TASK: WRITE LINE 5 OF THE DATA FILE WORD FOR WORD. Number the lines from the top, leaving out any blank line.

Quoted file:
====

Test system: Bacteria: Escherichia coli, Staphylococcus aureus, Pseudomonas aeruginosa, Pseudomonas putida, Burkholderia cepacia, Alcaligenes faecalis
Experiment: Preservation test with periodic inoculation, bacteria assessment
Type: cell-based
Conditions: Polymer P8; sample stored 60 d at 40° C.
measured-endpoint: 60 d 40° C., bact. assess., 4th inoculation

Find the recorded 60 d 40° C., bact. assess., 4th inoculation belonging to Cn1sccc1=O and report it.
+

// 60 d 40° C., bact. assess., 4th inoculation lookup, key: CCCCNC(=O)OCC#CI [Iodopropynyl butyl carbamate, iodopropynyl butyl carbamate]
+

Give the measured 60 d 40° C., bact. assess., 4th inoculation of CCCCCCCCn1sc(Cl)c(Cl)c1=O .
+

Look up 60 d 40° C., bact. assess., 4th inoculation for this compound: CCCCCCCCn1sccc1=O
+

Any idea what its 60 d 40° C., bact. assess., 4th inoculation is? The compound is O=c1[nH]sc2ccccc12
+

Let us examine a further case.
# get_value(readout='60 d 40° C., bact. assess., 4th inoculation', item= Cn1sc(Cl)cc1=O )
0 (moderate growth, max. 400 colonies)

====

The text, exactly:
measured-endpoint: 60 d 40° C., bact. assess., 4th inoculation